Adjusted NICS checks are calculated by the NSSF and subtract out NICS checks that are not directly related to the sale of a firearm, resulting in a more accurate picture of current market conditions. Adjusted NICS checks are disclosed in RGR’s filings. Adjusted NICS checks were down 7% in the first half of the year, in line with RGR’s volume decline, suggesting RGR has maintained market share. Management indicated sales have been down this year due to a combination of reduced purchasing by retailers as they try to reduce their inventories and aggressive price discounting by competitors which RGR does not engage in (RGR engages in more limited promotions). It’s important to note that unlike some of its peers, RGR does not sell directly to retailers and only sells to distributors. What happened in 2016 is that retailers ordered more guns than were needed to meet demand, resulting in distributors over-purchasing guns from RGR, which is why we view RGR’s earnings last year as having been too high and naturally set to decline this year as both retailers and distributors work through their inventories.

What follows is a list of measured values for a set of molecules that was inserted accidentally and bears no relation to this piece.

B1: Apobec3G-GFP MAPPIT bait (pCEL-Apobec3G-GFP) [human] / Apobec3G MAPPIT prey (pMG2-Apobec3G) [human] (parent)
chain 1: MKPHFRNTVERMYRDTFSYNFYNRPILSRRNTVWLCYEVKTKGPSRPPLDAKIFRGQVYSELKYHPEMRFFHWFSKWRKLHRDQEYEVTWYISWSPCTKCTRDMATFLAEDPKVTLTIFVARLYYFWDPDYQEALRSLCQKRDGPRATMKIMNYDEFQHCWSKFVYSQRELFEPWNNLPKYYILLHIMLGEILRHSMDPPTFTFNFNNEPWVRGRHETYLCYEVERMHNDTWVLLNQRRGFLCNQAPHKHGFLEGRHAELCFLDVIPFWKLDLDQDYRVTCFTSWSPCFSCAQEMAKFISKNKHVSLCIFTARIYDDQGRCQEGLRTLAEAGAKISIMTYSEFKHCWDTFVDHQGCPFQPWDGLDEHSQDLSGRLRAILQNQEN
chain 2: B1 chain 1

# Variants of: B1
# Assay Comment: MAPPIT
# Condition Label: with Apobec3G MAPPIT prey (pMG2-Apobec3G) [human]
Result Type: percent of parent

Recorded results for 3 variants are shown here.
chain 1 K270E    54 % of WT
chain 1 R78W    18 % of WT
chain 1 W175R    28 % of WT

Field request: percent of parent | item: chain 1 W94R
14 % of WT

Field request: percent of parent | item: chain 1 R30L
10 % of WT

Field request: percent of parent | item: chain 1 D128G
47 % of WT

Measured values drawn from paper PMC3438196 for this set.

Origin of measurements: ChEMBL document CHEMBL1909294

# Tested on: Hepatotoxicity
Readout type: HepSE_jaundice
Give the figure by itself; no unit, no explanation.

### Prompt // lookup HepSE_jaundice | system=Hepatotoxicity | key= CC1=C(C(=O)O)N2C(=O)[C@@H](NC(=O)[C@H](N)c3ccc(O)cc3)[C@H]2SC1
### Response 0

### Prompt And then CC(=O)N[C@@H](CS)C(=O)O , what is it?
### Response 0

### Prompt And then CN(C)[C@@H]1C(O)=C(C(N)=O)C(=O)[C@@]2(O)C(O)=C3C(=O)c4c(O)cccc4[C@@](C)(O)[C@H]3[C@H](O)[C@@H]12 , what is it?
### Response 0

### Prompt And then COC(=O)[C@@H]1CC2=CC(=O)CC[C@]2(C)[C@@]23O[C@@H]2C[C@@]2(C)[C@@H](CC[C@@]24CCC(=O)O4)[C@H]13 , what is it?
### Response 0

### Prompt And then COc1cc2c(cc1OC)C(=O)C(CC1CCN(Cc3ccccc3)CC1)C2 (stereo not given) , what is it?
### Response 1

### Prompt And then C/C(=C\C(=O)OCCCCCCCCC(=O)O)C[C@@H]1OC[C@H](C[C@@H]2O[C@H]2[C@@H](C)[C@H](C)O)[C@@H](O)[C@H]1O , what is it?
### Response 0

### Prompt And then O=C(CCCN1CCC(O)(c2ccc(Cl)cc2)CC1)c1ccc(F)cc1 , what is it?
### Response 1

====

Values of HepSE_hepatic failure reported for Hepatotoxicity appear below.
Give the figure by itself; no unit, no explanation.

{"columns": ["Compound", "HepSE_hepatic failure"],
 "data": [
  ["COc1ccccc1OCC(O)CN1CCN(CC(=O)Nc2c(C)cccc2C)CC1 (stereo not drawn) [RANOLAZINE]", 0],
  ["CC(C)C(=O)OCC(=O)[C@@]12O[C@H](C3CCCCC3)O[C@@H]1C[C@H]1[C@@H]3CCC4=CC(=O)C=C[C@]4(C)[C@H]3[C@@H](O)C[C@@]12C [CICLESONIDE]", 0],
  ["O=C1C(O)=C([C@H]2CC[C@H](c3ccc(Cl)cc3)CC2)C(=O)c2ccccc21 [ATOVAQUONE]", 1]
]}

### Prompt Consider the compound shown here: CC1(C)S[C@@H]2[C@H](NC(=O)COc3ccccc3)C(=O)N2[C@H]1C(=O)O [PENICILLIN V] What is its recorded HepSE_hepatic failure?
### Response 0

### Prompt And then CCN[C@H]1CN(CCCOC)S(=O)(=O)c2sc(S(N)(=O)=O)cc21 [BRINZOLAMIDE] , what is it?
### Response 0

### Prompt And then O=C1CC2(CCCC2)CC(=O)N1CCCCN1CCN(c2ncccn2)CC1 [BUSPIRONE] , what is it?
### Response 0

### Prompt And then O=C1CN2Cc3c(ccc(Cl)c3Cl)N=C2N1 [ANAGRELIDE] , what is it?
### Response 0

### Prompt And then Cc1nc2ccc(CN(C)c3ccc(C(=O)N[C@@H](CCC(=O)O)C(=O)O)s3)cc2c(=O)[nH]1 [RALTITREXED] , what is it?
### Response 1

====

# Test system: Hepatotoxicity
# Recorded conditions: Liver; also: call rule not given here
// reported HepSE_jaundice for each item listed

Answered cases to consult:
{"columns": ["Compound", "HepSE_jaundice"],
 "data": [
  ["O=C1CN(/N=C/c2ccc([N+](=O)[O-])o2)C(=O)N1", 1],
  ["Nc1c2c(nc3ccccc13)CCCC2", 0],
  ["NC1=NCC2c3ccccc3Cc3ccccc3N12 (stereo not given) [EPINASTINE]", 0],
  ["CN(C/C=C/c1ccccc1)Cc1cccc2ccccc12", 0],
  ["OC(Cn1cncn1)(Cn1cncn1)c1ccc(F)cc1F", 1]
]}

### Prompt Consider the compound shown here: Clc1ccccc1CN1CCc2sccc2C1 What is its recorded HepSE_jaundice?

At the moment the whole system, from RGR to its distributors to retailers, is flush with inventory. RGR discloses its inventory for itself and its distributors (based on units, not dollars). RGR does not have data on inventory held at retailers so that is not disclosed. We calculated inventory days for RGR and its distributors on a quarterly basis since 2011 as shown in the chart below (note RGR’s inventory days are plotted on the LHS while inventory days for its distributors are plotted on the RHS). It’s clear that there is a lot of volatility, some due to seasonality (inventory days are typically highest during Q2/Q3 as inventory builds for the fall and holiday season), but the volatility is mostly due to the capricious orders from retailers over the past several years due to fears around legislation changes. With Trump only in his first year in office, we think the next few years will result in smoother orders given the runway the Republican administration has in office. As a result, we forecast smaller working capital swings in the business over the next couple years compared to the last several.